Imagine! The best quality books for free!

Well, you don’t need to imagine it, it’s true!

As a fellow blogger said, “I rarely pay full price for books. Loving classics has its advantages, they are widely available and utterly cheap.”

I couldn’t agree more!

Ever since I figured out how to put them on my Kindle, I’ve had a blast finding vintage treasures on Gutenberg.org, Internet Archive, Google eBooks and many other websites, including searching for free classic Kindle books on Amazon.  I’ve also discovered many books in PDF format that I put on my ancient tablet to read, and many of these have beautiful illustrations.

Here is a sampling of some of my favorites, followed by some links to whet your appetite even more!

After reading biographical information on the poet Francis Ridley Havergal, I learned that, among many other books, she contributed to a holiday book called Christmas Sunshine. Havergal’s rich poetry appears alongside Thackeray, Milton, Shakespeare and Dickens in a beautifully illustrated book, here.

 

Always interested in nature and children’s books, I have found a treasure trove of nature books written for children in the late 1800’s. My favorite is The Child’s Book of Nature by Worthington Hooker, MD, “intended to aid mothers and teachers in the training of children in the observation of nature.” I love that it was a high priority then–let’s reinstate it now!

One that is similar, but written for all ages, is The Beauties of Nature and the Wonders of the World We Live In by Sir John Lubbock in 1892. It is part science, part inspiration, and contains some lovely illustrations, like the one below.

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One of my favorite fiction authors is Georgette Heyer, and thankfully she was a prolific author. I can find a lot of her books in paperback in bookstores, but for those that I haven’t run across, I can usually find them online. Among her always humorous regencies, Frederica (which I am currently reading) and The Black Moth are two of several Heyer novels loaded onto my Kindle and tablet.

 

The Practical Herbal Medicine Handbook , although admittedly not vintage or classic, is nevertheless another gem of a book I couldn’t resist including. I loaded it and several other natural healing books onto my Kindle, which I found on Amazon for free!

And here are some interesting websites to get you started as you explore the literary riches of the internet:

Gutenberg.org’s Top 100 eBooks as of Yesterday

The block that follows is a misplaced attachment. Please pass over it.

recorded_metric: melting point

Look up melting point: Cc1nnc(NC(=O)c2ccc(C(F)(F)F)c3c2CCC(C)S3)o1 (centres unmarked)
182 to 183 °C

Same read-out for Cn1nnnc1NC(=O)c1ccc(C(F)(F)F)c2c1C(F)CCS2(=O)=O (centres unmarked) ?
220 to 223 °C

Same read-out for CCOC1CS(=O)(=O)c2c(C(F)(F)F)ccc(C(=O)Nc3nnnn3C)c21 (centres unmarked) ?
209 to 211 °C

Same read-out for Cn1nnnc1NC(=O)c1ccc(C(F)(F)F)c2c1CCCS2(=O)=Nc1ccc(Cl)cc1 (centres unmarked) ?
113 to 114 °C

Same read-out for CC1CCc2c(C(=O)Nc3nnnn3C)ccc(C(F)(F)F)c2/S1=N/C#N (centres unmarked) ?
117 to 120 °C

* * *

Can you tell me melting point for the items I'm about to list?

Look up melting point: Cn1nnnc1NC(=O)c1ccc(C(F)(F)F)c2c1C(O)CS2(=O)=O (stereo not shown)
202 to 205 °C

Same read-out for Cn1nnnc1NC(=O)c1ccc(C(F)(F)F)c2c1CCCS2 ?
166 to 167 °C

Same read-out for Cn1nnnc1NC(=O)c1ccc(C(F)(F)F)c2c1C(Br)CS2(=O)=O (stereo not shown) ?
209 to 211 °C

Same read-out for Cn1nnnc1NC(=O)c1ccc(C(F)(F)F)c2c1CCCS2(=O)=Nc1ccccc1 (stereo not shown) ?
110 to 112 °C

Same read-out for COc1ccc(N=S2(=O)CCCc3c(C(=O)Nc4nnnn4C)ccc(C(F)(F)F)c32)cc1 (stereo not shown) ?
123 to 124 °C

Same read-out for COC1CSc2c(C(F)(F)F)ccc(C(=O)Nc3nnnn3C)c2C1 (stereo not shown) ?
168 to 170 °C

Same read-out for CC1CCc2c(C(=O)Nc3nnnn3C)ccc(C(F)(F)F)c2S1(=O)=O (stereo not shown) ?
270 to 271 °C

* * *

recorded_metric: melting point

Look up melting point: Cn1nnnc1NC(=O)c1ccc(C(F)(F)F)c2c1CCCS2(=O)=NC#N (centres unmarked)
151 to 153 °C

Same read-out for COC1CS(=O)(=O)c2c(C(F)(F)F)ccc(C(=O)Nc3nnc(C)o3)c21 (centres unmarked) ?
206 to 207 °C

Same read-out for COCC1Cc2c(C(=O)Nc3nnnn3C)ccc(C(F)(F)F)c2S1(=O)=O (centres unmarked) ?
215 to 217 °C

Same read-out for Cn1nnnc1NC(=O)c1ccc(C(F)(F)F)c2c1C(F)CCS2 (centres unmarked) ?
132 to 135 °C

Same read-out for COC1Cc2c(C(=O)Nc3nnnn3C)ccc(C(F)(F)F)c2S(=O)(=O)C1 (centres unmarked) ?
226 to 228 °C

Download 20 Popular High School Literature Books

The Library of Congress Classic Books

Classic eBooks by Female Writers

11 places for thrifty bookworms to download free e-books

Classic Children’s Books Now Digitized and Put Online

UCLA Children’s Book Collection at Archive.org

International Children’s Digital Library

 

Enjoy!  And please, share your favorites!

 

What Did Lucy Read?

What literary works have had an effect on you? Who are your favorite writers, and how have they influenced your perspectives or improved your life?

Have you ever wondered what literary works influenced your favorite writers?

I recently read The Complete Journals of L.M. Montgomery: The PEI Years, 1889-1899, about the woman considered Canada’s most widely read author, who wrote the Anne of Green Gables series and many other books.

I picked it up because I love to read journals in general, and also because I know that the author took great enjoyment from spending time outdoors, enjoying the natural environment on Prince Edward Island, Canada.

This photo of L.M. Montgomery’s Cavendish National Historic Site

of Canada is courtesy of TripAdvisor

 

I wanted to read about her experiences there, and was curious to know what influences and lifestyle produced such a successful author. Was it the solitude of living in a remote area? Did she have siblings, or did she enjoy a quiet household? (Yes, no, and yes.)


This large book seemed daunting, and I didn’t think I’d read the whole thing, but I couldn’t put it down until I’d read the last page. Her style of writing is so engaging —even in her journals.

Throughout her journal entries, she mentions books that she is reading. I was excited to find that I have read a few of the books she read! Here is a partial list of the most well-known titles, about a third of the complete list. (And by the way, as she was born in 1874, she would have read these books between the ages of 14 and 24!)

The Aeneid

The Bible

The Ascent of Man

The Diary of Virginia Woolf

(Ralph Waldo) Emerson’s Essays,

George Eliot’s Life as Related in Her Letters and Journals

King Solomon’s Mines

Last Days of Pompeii

The Last of the Mohicans

Midshipman Easy

More Tramps Abroad (also called “Following the Equator”)

Paradise Lost

Quo Vadis

Rip Van Winkle

The Scarlet Letter

To Have and To Hold

Vanity Fair

With classics such as these under her belt as such a young age, it’s no wonder she produced such quality writing of her own.

Which ones have you read? If you are interested in reading some of these books on the list for free, electronically or online, you very well might find them at Gutenberg.org or Archives.org.

And if you like reading journals and diaries, here are some of my previous posts about some interesting ones:

Mark Twain’s Exerpts from Adam’s Diary and Eve’s Diary

The Diary of Anna Green Winslow

The Real Diary of a Real Boy

Illustration from a 1908 publication of Anne of Green Gables